Commenced in January 2007
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Parametric Approach for Reserve Liability Estimate in Mortgage Insurance

Authors: Rajinder Singh, Ram Valluru

Abstract:

Chain Ladder (CL) method, Expected Loss Ratio (ELR) method and Bornhuetter-Ferguson (BF) method, in addition to more complex transition-rate modeling, are commonly used actuarial reserving methods in general insurance. There is limited published research about their relative performance in the context of Mortgage Insurance (MI). In our experience, these traditional techniques pose unique challenges and do not provide stable claim estimates for medium to longer term liabilities. The relative strengths and weaknesses among various alternative approaches revolve around: stability in the recent loss development pattern, sufficiency and reliability of loss development data, and agreement/disagreement between reported losses to date and ultimate loss estimate. CL method results in volatile reserve estimates, especially for accident periods with little development experience. The ELR method breaks down especially when ultimate loss ratios are not stable and predictable. While the BF method provides a good tradeoff between the loss development approach (CL) and ELR, the approach generates claim development and ultimate reserves that are disconnected from the ever-to-date (ETD) development experience for some accident years that have more development experience. Further, BF is based on subjective a priori assumption. The fundamental shortcoming of these methods is their inability to model exogenous factors, like the economy, which impact various cohorts at the same chronological time but at staggered points along their life-time development. This paper proposes an alternative approach of parametrizing the loss development curve and using logistic regression to generate the ultimate loss estimate for each homogeneous group (accident year or delinquency period). The methodology was tested on an actual MI claim development dataset where various cohorts followed a sigmoidal trend, but levels varied substantially depending upon the economic and operational conditions during the development period spanning over many years. The proposed approach provides the ability to indirectly incorporate such exogenous factors and produce more stable loss forecasts for reserving purposes as compared to the traditional CL and BF methods.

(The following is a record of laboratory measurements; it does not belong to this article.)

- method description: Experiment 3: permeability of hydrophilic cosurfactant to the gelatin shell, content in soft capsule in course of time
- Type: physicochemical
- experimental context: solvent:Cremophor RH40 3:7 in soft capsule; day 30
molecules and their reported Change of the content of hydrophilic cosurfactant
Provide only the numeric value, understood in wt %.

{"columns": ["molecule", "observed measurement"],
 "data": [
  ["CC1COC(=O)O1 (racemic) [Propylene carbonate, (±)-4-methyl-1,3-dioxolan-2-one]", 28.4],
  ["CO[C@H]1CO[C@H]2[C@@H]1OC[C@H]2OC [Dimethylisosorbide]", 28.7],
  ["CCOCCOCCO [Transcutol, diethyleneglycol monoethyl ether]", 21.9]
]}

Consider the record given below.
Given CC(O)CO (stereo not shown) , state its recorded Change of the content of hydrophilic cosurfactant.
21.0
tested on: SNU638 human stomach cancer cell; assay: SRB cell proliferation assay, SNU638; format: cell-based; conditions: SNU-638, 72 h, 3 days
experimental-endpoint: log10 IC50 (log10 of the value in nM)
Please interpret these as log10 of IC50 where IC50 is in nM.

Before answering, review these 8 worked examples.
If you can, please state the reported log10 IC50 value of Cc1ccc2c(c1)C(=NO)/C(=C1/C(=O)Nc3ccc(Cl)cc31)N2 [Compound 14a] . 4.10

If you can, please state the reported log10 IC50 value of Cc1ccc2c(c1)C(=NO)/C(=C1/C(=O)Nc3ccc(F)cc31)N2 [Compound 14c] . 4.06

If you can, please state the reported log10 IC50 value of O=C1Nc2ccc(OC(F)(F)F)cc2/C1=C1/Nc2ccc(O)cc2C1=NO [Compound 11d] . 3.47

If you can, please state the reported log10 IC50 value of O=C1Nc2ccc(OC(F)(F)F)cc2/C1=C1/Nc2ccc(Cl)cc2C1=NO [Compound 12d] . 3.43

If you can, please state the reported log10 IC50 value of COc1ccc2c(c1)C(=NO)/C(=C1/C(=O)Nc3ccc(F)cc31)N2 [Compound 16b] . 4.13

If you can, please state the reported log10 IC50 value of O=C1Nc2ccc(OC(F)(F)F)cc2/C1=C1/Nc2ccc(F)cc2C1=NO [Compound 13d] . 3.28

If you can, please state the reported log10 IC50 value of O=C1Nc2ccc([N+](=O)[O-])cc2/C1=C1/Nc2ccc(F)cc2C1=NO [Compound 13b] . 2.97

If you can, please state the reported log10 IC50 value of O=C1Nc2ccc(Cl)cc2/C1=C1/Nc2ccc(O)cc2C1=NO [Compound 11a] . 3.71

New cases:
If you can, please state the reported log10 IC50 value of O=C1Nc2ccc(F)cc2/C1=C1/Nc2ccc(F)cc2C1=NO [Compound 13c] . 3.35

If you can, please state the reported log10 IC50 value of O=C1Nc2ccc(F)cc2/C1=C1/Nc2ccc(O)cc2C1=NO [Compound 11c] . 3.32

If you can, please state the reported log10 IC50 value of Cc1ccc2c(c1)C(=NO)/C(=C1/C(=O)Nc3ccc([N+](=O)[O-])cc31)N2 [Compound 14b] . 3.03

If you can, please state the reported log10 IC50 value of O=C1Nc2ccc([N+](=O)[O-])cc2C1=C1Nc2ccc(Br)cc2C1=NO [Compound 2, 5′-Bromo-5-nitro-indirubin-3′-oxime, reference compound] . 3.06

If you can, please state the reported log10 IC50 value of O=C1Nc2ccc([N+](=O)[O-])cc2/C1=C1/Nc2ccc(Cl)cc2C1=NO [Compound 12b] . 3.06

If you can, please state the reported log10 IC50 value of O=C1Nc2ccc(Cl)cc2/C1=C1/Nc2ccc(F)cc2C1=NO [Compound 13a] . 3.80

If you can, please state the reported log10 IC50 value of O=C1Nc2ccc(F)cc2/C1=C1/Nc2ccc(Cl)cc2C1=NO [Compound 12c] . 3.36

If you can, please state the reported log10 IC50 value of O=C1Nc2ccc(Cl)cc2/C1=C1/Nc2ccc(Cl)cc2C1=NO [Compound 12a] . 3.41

Keywords: Logistic Regression, volatility, actuarial loss reserving techniques, parametric function

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References:


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